The trick will be to keep far enough ahead of the Chinese on quality to justify higher prices. Hon Hai already thinks that iPads and iPhones may be too much of a good thing. It is moving into retailing and wants to develop its own technology, for which it intends to hire another 5,, engineers in Taiwan.

On July 2nd it said it had applied for a licence to operate fourth-generation mobile-telecoms services in Taiwan. A week before it said that it would spin off its connectors division and perhaps others. Another option is to make servers, to store and process data from all those mobile devices. Quanta began doing this several years ago. Its clients include Facebook, which has gigantic data centres to fill. Servers are helping Inventec to make a recovery.

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Economic Calendar. Retirement Planner. Sign Up Log In. Home General International news. ET By Luciana Magalhaes. Is the stock market due for a correction in ? Why prices of the cryptocurrency are surging — but risky. Aurora Cannabis Inc. Walt Disney Co. What is short selling and should you do it? Closer to reality is a separate experiment called Retrack, initially sponsored by the EU, to encourage a clutch of private companies and consultants to develop a freight route from Rotterdam to Hungary and beyond.

It got off to a shaky start but Transpetrol, a rail-freight firm based in Hamburg, now runs up to five trains a week in co-operation with CER Hungary and LTE of Austria, another private firm—and it makes a profit. The trick seems to be flexibility in putting together trainloads from small groups of wagons, well-timed leasing of locomotives and rolling-stock, and negotiating good access rates. Transpetrol says it has also persuaded customers that they will not suffer any repercussions from the state-owned competition.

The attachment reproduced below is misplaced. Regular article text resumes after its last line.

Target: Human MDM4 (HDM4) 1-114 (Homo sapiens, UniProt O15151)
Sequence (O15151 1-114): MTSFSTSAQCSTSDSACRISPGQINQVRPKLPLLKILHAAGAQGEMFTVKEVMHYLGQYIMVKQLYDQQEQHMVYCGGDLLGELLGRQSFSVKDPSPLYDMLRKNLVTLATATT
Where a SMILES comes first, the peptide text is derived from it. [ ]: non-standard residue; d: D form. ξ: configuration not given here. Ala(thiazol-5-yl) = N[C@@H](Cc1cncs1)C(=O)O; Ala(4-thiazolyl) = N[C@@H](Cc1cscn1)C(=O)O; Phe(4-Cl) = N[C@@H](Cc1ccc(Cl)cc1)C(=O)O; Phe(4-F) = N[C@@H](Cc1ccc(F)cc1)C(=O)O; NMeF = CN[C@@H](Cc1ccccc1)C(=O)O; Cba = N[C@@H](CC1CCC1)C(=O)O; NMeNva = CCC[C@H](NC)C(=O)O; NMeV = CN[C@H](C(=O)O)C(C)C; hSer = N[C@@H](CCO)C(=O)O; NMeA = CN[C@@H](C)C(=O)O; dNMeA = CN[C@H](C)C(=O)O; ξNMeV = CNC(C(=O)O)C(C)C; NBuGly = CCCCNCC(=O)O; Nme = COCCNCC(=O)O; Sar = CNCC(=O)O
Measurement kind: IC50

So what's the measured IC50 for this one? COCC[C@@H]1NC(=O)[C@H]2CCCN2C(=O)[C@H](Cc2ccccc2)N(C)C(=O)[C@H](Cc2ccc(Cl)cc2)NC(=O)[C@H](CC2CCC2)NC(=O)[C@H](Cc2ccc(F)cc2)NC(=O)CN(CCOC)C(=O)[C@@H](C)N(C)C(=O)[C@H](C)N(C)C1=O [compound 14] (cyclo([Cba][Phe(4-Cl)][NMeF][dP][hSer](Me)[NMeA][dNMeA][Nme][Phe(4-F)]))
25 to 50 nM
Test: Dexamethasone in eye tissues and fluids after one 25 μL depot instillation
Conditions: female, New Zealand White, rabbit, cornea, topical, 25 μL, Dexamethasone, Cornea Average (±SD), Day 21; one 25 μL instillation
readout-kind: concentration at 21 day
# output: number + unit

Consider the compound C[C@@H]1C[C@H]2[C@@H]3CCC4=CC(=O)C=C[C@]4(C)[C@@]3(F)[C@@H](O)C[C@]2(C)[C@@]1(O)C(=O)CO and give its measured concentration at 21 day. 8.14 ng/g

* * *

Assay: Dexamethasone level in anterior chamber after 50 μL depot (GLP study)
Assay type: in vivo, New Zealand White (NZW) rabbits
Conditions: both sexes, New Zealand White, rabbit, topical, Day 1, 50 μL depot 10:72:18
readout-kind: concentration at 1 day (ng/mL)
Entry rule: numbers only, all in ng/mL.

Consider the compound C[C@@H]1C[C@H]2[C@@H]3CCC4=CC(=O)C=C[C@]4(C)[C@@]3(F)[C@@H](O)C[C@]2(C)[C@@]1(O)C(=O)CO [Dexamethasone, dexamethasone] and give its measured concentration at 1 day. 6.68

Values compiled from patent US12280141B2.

Until competition is more open, private challengers will be on an uphill gradient. One of the big four will undoubtedly be DB Schenker Rail. It runs a daily freight service to China taking 15 days from Germany and in September it will begin a service three times a week to Istanbul. Even private-sector challengers acknowledge it is well-run. Few question the virtue of getting more goods onto rail, but efforts to do so have been mixed.

EU auditors recently recommended pulling the plug on another project, Marco Polo, in which large sums have been spent on tracks and terminals with not much improvement to show for it. In contrast rail-freight routes can still take up to 18 months to plan. Even once the EU has all its corridors in operation, it will struggle to get half of all cargo on the rails.